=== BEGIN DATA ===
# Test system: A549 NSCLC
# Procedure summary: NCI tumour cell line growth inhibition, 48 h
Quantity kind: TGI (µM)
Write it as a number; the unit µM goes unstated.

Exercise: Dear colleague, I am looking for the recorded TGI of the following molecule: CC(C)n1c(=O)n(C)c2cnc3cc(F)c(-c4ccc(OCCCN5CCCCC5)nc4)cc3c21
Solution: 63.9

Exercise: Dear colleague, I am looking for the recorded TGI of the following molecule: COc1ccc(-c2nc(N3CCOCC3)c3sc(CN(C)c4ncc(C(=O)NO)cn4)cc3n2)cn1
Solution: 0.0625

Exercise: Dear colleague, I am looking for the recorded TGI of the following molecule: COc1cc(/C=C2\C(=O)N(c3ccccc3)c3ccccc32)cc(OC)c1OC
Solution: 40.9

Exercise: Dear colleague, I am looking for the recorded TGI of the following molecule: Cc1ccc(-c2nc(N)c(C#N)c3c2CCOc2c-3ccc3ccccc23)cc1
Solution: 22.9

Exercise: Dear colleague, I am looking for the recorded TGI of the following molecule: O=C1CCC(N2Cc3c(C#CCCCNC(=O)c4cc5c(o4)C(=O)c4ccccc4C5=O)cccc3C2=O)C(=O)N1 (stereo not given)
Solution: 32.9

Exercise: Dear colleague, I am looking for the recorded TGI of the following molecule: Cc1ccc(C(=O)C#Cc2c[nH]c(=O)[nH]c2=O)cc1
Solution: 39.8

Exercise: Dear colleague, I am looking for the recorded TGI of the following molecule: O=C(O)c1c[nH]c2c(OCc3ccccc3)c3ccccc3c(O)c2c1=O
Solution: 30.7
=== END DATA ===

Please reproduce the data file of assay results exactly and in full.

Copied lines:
# Test system: A549 NSCLC
# Procedure summary: NCI tumour cell line growth inhibition, 48 h
Quantity kind: TGI (µM)
Write it as a number; the unit µM goes unstated.

Exercise: Dear colleague, I am looking for the recorded TGI of the following molecule: CC(C)n1c(=O)n(C)c2cnc3cc(F)c(-c4ccc(OCCCN5CCCCC5)nc4)cc3c21
Solution: 63.9

Exercise: Dear colleague, I am looking for the recorded TGI of the following molecule: COc1ccc(-c2nc(N3CCOCC3)c3sc(CN(C)c4ncc(C(=O)NO)cn4)cc3n2)cn1
Solution: 0.0625

Exercise: Dear colleague, I am looking for the recorded TGI of the following molecule: COc1cc(/C=C2\C(=O)N(c3ccccc3)c3ccccc32)cc(OC)c1OC
Solution: 40.9

Exercise: Dear colleague, I am looking for the recorded TGI of the following molecule: Cc1ccc(-c2nc(N)c(C#N)c3c2CCOc2c-3ccc3ccccc23)cc1
Solution: 22.9

Exercise: Dear colleague, I am looking for the recorded TGI of the following molecule: O=C1CCC(N2Cc3c(C#CCCCNC(=O)c4cc5c(o4)C(=O)c4ccccc4C5=O)cccc3C2=O)C(=O)N1 (stereo not given)
Solution: 32.9

Exercise: Dear colleague, I am looking for the recorded TGI of the following molecule: Cc1ccc(C(=O)C#Cc2c[nH]c(=O)[nH]c2=O)cc1
Solution: 39.8

Exercise: Dear colleague, I am looking for the recorded TGI of the following molecule: O=C(O)c1c[nH]c2c(OCc3ccccc3)c3ccccc3c(O)c2c1=O
Solution: 30.7